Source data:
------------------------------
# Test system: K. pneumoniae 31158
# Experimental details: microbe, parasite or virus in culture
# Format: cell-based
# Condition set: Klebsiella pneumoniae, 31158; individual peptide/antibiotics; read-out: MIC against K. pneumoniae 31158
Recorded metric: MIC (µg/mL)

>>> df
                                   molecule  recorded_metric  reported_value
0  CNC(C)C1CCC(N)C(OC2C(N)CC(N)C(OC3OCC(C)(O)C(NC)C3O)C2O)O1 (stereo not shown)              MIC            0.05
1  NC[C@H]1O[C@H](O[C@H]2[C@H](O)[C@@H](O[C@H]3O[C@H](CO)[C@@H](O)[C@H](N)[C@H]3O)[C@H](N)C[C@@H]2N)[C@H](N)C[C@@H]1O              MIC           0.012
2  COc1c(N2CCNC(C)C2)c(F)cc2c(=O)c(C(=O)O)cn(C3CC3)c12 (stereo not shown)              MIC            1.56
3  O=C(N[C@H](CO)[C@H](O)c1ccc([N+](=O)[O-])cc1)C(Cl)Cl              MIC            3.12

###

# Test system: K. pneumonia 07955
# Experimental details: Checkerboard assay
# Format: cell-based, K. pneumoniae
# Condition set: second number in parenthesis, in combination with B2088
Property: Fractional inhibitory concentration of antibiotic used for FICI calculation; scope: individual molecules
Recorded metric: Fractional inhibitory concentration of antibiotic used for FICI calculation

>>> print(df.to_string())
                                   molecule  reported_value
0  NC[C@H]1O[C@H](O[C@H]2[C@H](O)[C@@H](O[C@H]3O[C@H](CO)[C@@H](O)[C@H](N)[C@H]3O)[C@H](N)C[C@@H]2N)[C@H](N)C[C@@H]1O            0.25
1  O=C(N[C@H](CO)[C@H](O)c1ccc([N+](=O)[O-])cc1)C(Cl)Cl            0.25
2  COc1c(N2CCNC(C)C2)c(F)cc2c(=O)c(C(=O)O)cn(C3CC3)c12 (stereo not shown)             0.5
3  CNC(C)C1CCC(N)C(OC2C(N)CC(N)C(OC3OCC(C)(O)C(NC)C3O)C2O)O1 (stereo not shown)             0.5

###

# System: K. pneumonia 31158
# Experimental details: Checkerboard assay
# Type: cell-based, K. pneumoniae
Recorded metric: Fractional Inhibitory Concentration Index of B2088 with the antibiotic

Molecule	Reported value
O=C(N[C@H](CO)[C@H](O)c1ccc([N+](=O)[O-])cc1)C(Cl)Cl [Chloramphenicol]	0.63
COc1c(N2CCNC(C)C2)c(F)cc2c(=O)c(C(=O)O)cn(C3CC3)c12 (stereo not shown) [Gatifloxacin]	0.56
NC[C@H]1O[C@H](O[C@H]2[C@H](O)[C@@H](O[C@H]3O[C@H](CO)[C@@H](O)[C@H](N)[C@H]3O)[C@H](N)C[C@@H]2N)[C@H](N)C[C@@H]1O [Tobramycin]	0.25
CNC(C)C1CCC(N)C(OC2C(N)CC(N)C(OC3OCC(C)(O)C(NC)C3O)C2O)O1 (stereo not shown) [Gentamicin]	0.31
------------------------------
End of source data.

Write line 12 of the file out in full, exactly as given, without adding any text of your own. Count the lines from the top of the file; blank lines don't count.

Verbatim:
###